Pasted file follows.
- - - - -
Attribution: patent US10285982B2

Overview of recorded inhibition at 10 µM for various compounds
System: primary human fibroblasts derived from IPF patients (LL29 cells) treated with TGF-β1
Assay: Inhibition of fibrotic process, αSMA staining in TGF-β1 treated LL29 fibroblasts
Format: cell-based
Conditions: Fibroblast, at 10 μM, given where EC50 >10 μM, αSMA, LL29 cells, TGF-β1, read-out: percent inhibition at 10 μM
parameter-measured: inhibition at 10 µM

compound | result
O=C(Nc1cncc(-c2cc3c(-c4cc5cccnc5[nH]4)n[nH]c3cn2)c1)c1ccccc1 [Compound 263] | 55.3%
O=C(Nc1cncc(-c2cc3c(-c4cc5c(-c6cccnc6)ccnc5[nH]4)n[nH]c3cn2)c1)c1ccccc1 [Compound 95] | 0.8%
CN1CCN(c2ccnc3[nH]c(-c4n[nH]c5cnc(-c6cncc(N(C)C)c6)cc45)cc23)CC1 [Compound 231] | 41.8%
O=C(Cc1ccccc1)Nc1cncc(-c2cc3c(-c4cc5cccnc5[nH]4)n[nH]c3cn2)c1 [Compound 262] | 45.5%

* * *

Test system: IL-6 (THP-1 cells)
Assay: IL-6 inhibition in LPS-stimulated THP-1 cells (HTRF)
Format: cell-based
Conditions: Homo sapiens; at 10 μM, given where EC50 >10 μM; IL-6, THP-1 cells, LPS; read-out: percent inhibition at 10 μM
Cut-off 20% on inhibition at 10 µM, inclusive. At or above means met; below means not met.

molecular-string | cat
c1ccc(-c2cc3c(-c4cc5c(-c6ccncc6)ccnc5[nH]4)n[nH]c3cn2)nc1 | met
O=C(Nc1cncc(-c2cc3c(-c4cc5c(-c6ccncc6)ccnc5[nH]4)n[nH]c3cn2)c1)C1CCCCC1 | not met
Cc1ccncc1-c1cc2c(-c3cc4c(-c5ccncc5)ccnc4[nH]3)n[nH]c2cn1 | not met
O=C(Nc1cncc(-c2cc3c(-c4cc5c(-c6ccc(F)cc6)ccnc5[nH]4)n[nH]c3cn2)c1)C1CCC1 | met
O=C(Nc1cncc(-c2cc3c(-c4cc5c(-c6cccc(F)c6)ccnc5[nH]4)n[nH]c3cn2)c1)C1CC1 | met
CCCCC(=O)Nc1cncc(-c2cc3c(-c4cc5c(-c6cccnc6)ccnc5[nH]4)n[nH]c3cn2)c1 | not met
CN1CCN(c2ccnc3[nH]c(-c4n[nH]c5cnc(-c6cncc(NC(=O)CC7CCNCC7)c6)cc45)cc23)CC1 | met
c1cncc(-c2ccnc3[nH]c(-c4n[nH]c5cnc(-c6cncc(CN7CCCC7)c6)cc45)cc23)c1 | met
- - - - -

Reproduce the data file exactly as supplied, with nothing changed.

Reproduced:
Attribution: patent US10285982B2

Overview of recorded inhibition at 10 µM for various compounds
System: primary human fibroblasts derived from IPF patients (LL29 cells) treated with TGF-β1
Assay: Inhibition of fibrotic process, αSMA staining in TGF-β1 treated LL29 fibroblasts
Format: cell-based
Conditions: Fibroblast, at 10 μM, given where EC50 >10 μM, αSMA, LL29 cells, TGF-β1, read-out: percent inhibition at 10 μM
parameter-measured: inhibition at 10 µM

compound | result
O=C(Nc1cncc(-c2cc3c(-c4cc5cccnc5[nH]4)n[nH]c3cn2)c1)c1ccccc1 [Compound 263] | 55.3%
O=C(Nc1cncc(-c2cc3c(-c4cc5c(-c6cccnc6)ccnc5[nH]4)n[nH]c3cn2)c1)c1ccccc1 [Compound 95] | 0.8%
CN1CCN(c2ccnc3[nH]c(-c4n[nH]c5cnc(-c6cncc(N(C)C)c6)cc45)cc23)CC1 [Compound 231] | 41.8%
O=C(Cc1ccccc1)Nc1cncc(-c2cc3c(-c4cc5cccnc5[nH]4)n[nH]c3cn2)c1 [Compound 262] | 45.5%

* * *

Test system: IL-6 (THP-1 cells)
Assay: IL-6 inhibition in LPS-stimulated THP-1 cells (HTRF)
Format: cell-based
Conditions: Homo sapiens; at 10 μM, given where EC50 >10 μM; IL-6, THP-1 cells, LPS; read-out: percent inhibition at 10 μM
Cut-off 20% on inhibition at 10 µM, inclusive. At or above means met; below means not met.

molecular-string | cat
c1ccc(-c2cc3c(-c4cc5c(-c6ccncc6)ccnc5[nH]4)n[nH]c3cn2)nc1 | met
O=C(Nc1cncc(-c2cc3c(-c4cc5c(-c6ccncc6)ccnc5[nH]4)n[nH]c3cn2)c1)C1CCCCC1 | not met
Cc1ccncc1-c1cc2c(-c3cc4c(-c5ccncc5)ccnc4[nH]3)n[nH]c2cn1 | not met
O=C(Nc1cncc(-c2cc3c(-c4cc5c(-c6ccc(F)cc6)ccnc5[nH]4)n[nH]c3cn2)c1)C1CCC1 | met
O=C(Nc1cncc(-c2cc3c(-c4cc5c(-c6cccc(F)c6)ccnc5[nH]4)n[nH]c3cn2)c1)C1CC1 | met
CCCCC(=O)Nc1cncc(-c2cc3c(-c4cc5c(-c6cccnc6)ccnc5[nH]4)n[nH]c3cn2)c1 | not met
CN1CCN(c2ccnc3[nH]c(-c4n[nH]c5cnc(-c6cncc(NC(=O)CC7CCNCC7)c6)cc45)cc23)CC1 | met
c1cncc(-c2ccnc3[nH]c(-c4n[nH]c5cnc(-c6cncc(CN7CCCC7)c6)cc45)cc23)c1 | met